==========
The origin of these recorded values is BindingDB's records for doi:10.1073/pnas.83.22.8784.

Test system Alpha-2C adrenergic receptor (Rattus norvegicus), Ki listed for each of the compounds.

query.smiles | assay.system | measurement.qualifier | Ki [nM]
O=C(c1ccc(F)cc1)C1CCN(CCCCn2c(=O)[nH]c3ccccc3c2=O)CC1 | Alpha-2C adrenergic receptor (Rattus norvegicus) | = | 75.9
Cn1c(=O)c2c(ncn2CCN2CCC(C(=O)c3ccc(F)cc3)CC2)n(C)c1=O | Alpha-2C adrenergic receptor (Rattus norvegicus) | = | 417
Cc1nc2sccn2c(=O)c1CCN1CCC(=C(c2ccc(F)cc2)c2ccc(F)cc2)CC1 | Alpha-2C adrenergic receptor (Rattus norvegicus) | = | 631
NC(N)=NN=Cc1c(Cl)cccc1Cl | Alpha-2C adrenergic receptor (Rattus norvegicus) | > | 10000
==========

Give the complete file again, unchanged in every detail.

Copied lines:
The origin of these recorded values is BindingDB's records for doi:10.1073/pnas.83.22.8784.

Test system Alpha-2C adrenergic receptor (Rattus norvegicus), Ki listed for each of the compounds.

query.smiles | assay.system | measurement.qualifier | Ki [nM]
O=C(c1ccc(F)cc1)C1CCN(CCCCn2c(=O)[nH]c3ccccc3c2=O)CC1 | Alpha-2C adrenergic receptor (Rattus norvegicus) | = | 75.9
Cn1c(=O)c2c(ncn2CCN2CCC(C(=O)c3ccc(F)cc3)CC2)n(C)c1=O | Alpha-2C adrenergic receptor (Rattus norvegicus) | = | 417
Cc1nc2sccn2c(=O)c1CCN1CCC(=C(c2ccc(F)cc2)c2ccc(F)cc2)CC1 | Alpha-2C adrenergic receptor (Rattus norvegicus) | = | 631
NC(N)=NN=Cc1c(Cl)cccc1Cl | Alpha-2C adrenergic receptor (Rattus norvegicus) | > | 10000